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CHRISTMAS AND THE CELTS
by Treasa

Hard to believe that Christmas is almost upon us. December 21st marks the winter solstice, for the Celts this meant the end of one half of the year.

According to the Coligny Calendar, a first-century bronze tablet found at Coligny—near Bourg-en-Bresse in France, the Celtic Druids divided each lunar month into two halves. One half of each month (the waxing moon) was considered propitious, the other (the waning moon) unpropitious. Some scholars think they may have thought of the year as being divided into two distinct halves in a similar fashion.

MIDWINTER FESTIVALS

The Celtic festival of the winter solstice subsequently became confused with two festivals, the Roman Feast of Saturnalia, and the Christian celebration of Christmas. The winter solstice marked the date of the southernmost rising and setting of the sun. The word "solstice" means "sun standing still." By our modern calendar that day, the day of the longest night, is usually December 21st.

The Roman festival dedicated to Saturn, the Saturnalia, began on December 19th. It celebrated the overthrow of the old father god, Saturn, by the new, Jupiter.. These two gods have direct counterparts in Greek Mythology—Croons and Zeus—and in Celtic Mythology—Bran and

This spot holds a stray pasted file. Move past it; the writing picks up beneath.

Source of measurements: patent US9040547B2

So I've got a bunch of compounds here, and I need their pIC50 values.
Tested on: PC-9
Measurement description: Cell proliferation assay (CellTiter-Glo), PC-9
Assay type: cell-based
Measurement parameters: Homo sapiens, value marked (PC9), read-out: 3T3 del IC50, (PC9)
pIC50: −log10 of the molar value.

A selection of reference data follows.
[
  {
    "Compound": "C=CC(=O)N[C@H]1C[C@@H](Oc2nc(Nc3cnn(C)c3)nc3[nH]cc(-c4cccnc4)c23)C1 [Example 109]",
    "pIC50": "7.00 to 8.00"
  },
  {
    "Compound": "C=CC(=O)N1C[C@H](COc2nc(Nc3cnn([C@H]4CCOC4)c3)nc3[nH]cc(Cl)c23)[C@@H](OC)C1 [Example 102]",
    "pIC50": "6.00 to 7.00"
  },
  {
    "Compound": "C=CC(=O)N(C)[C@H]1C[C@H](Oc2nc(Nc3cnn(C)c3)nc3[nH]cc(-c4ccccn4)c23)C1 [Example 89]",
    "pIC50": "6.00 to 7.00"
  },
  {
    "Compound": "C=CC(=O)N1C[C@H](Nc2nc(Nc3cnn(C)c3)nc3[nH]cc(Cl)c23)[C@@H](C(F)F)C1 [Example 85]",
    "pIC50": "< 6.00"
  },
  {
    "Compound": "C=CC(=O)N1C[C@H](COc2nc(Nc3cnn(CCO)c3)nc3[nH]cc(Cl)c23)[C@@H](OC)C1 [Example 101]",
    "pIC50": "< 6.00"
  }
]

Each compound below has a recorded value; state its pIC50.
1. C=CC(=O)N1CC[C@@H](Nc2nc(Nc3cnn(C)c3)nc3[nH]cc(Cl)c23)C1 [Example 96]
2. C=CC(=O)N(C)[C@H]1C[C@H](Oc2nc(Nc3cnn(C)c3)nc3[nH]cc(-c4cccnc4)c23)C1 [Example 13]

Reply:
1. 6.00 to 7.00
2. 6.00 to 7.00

Bel. The basic symbolism is ancient: the Moon, the mother of all creation is married to the Sun, the father, but the renewal and continuation of the marriage (life/the harvest, etc.) depends upon the aging god, Cronos, being replaced the the young god, Zeuss. Saturnalia was known to the Romans as Dies Natalis Invicti Solis, or The Day of the Birth of the Unconquered Sun.

Saturnalia was a fire festival, with homes being decorated with evergreens, and candles. The formal festivities lasted only seven days, but the whole month before was dedicated to Saturn. There would be lots of feasting, government offices and schools were closed, and Roman slavers were given special dispensation to perform light and urgent tasks only. Personal gifts were exchanged wrapped in colored cloth.

Anyone familiar with the traditional Christian Christmas festivities will recognize many similarities between the Roman and Christian celebrations. In fact, Christ’s birth date was deliberately set, during the third century AD to coincide and supersede the pagan festival dedicated to Saturn.

THE YULE LOG

The Yule Log tradition seems to have originated with the Celts. The Druids were preoccupied with trees. The Yule Log was directly associated with fire as the purifying emanation of the sun-god. To bring the Yule Log indoors was symbolically to bring the blessing the sun-god into the house. Even the collecting, hauling, and kindling of the wood was conducted with great ceremony.

There were a number of taboos revolving around the Yule Log. It had to burn steadily without being extinguished or bad luck would follow. It could be cut down on one’s own land, or accepted as a gift from a neighbor, or stolen from the forest, but it could not be bought or sold. The exchange of money would destroy the magical properties of the Yule Log. Wine, cider or ale was sprinkled over the log before it was lit. Part of the unconsumed log would be kept to light the new log the following year. It was decorated with evergreens. In Cornwall, England, the figure of a man was chalked on the log to be consumed by the fire.